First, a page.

United States

Missouri legislators override veto of major tax cut package


On May 6, 2014, Missouri lawmakers successfully voted to pass Senate Bill 509, overriding Governor Nixon’s May 1 veto. Pursuant to this measure, starting January 1, 2017, Missouri will phase in a 0.5 percent reduction in Missouri’s personal income tax rate, annually re-index the personal income tax brackets based on inflation, and allow a phased-in 25 percent personal income tax deduction for business income included in personal income. Although not without controversy, the bill stands to be the most significant statewide personal income tax cut in nearly a century.   

Personal income tax rate reduction

Under current law, Missouri personal income is subject to personal income tax at a graduated rate starting at 1.5 percent of Missouri income not over $1,000. The top personal income tax rate for a Missouri resident is 6 percent on taxable income greater than $9,000, and the next highest rate is 5.5percent on taxable income greater than $8,000 and not over $9,000. One of the tax reduction measures in Senate Bill 509 is to ultimately eliminate the top rate by gradually merging it into the next highest rate.

To accomplish this goal, starting in calendar year 2017 and after net general revenue metrics are achieved, the 6 percent rate will be reduced by 1/10 of a percent (0.10 percent) to 5.9 percent. For each year thereafter that net general revenue metrics are achieved, the top rate will be reduced by an additional 0.10 percent until the top rate reaches 5.5 percent (currently the level of the next highest rate).1 

The rate of the phase-in will be determined by annual growth in net general revenue. Each year that net general revenue collected in the previous fiscal year exceeds the highest amount of net general revenue collected in any of the three immediately preceding fiscal years by at least $150 million, a rate reduction will occur. If the required net general revenue increase is not met in any particular year, no rate reduction will occur for that year, and the opportunity for a rate reduction will be pushed to the next year.2  Accordingly, the earliest year that the 6 percent rate could be fully phased out is 2021, but it could take a longer period of time.

Personal income tax bracket annual increase

Under current law, Missouri’s personal income tax brackets are fixed, with the bottom bracket starting at $0 and increasing every $1,000 until the top rate is applied to income above $9,000. Pursuant to Senate Bill 509, starting with the 2017 calendar year, the state’s personal income tax brackets will be subject to an annual increase based upon the annual Consumer Price Index (CPI) increase, if any, as reported by the U.S. Bureau of Labor Statistics.3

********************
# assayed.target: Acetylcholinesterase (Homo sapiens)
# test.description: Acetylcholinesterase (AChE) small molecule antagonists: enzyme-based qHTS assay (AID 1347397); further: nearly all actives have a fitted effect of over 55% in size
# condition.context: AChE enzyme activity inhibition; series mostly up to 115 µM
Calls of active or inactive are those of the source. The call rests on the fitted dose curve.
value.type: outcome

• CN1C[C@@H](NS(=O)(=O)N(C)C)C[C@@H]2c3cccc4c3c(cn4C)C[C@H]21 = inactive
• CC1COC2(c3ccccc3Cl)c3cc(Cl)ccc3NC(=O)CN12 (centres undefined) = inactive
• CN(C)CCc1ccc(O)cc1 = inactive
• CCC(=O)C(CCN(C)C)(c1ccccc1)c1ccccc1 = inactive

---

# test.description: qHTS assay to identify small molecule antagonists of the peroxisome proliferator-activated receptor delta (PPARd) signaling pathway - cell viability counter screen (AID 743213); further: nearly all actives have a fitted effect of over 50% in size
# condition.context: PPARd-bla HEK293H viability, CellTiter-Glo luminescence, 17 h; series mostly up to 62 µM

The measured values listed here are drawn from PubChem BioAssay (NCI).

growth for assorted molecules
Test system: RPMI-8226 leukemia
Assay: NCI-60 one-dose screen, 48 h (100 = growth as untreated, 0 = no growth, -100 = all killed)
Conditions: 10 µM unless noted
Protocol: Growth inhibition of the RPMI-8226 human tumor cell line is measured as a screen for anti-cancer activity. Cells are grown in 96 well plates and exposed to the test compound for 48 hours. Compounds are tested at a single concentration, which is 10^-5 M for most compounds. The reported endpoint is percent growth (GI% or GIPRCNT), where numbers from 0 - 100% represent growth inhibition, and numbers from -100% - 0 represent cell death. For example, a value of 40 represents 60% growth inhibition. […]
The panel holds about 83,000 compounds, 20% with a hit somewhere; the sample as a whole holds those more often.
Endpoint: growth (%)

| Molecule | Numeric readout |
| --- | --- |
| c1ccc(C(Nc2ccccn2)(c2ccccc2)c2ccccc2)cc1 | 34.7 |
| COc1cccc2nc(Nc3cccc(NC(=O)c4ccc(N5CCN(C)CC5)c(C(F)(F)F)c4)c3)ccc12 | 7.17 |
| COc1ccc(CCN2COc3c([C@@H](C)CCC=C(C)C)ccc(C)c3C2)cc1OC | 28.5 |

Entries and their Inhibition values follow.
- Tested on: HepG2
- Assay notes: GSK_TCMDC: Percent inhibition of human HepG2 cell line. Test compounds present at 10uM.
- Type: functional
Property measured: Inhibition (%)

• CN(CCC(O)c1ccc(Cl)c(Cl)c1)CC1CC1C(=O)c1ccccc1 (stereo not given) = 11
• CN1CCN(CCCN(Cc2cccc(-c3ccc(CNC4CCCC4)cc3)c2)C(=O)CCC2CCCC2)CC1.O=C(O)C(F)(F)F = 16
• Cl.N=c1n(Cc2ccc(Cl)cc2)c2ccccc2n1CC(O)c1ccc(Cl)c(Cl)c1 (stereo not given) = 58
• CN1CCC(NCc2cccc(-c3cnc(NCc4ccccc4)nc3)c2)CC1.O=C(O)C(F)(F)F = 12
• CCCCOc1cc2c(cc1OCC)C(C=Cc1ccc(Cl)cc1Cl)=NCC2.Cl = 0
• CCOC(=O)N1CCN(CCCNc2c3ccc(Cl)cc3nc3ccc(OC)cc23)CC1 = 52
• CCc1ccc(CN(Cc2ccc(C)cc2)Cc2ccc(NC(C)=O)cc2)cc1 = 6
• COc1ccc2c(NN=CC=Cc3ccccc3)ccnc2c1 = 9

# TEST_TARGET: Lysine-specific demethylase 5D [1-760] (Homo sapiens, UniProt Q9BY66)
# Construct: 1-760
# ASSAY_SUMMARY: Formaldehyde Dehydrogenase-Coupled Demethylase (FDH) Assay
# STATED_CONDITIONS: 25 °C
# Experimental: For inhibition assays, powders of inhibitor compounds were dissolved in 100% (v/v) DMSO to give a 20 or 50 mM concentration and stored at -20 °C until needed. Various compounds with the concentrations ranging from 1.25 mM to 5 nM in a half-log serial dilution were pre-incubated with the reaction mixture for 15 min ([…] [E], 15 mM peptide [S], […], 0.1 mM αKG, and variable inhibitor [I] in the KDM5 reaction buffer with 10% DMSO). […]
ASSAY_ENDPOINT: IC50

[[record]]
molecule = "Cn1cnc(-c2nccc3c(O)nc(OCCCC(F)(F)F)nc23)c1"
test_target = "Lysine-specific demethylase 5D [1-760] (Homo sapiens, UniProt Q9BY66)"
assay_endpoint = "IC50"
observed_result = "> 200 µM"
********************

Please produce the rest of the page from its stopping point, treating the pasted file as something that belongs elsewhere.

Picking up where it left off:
Personal income tax deduction for business income

In addition to the rate reduction and bracket changes, Senate Bill 509 will phase in a personal income tax deduction for business income included in an individual’s personal income on his or her personal income tax return, providing a potentially substantial benefit for sole proprietors and owners of pass-through entities. Starting in calendar year 2017 and after net general revenue metrics are achieved, individuals may deduct from personal income 5 percent of Missouri-source net profits determined by adding together (1) schedule C total combined profit, and (2) total partnership and S corporation income/ loss reported on IRS Schedule E, Part II. For an individual’s pass-through entity income, the deduction is “apportioned in proportion to their share of ownership of the business as reported on the taxpayer’s schedule K-1.”4  For each year after 2017 that net general revenue metrics are achieved, the deduction will increase by 5 percent until the deduction equals 25 percent.5  The net general revenue requirements for the phase-in of this deduction are the same as those applicable to the phase-out of the 6 percent top tax rate.

Although it is uncertain how quickly the top personal income tax rate will phase out and the maximum business income deduction will phase in, the benefits of these measures may prove to be substantial to individuals subject to Missouri personal income tax, particularly for individuals who derive significant business income from sole proprietorships and pass-through entities. In light of these benefits, individuals forming new businesses should reconsider the tax implications of their choice of entity, and owners of closely held C corporations should consider whether a change in form or an S election would be appropriate.

1 RSMo 143.011 (lines 26-33 and 41-45)

2 RSMo 143.011 (lines 34-38)

3 RSMo 143.011 (lines 46-62)

4 RSMo 143.022 (lines 1-23)

5 RSMo 143.022 (lines 26-46)

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